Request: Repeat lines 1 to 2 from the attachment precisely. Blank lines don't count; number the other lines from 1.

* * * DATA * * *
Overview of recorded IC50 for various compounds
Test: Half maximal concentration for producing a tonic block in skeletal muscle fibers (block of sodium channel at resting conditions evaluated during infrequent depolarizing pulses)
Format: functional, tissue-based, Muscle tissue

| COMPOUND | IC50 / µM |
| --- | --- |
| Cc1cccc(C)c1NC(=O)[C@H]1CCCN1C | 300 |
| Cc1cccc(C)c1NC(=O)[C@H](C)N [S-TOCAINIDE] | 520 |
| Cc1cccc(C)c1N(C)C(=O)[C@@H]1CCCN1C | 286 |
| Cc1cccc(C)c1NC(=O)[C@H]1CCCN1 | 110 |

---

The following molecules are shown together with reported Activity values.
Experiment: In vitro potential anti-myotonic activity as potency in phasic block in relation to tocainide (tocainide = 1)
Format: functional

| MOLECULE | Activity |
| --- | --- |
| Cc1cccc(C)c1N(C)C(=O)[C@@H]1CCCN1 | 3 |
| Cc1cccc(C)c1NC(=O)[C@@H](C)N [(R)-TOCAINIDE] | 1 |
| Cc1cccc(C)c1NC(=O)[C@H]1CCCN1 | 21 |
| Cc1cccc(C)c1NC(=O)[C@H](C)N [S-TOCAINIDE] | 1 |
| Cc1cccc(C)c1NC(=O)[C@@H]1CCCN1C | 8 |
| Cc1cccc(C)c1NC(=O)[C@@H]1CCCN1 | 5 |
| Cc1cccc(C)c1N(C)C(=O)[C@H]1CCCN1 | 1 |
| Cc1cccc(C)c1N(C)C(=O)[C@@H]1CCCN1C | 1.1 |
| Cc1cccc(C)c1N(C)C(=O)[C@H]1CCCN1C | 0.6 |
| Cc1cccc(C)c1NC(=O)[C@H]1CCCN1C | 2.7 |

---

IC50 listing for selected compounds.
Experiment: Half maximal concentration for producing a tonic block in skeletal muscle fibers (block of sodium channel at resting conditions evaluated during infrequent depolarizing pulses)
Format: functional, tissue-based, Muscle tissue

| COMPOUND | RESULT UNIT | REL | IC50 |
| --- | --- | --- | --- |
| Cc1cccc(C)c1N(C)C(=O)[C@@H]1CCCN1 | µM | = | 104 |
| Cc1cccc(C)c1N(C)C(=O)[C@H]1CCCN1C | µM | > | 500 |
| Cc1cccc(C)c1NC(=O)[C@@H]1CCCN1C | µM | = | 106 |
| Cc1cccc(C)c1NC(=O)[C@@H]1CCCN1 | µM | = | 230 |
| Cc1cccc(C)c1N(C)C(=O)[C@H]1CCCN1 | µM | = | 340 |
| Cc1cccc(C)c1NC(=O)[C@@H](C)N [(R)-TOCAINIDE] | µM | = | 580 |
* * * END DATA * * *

Overview of recorded IC50 for various compounds
Test: Half maximal concentration for producing a tonic block in skeletal muscle fibers (block of sodium channel at resting conditions evaluated during infrequent depolarizing pulses)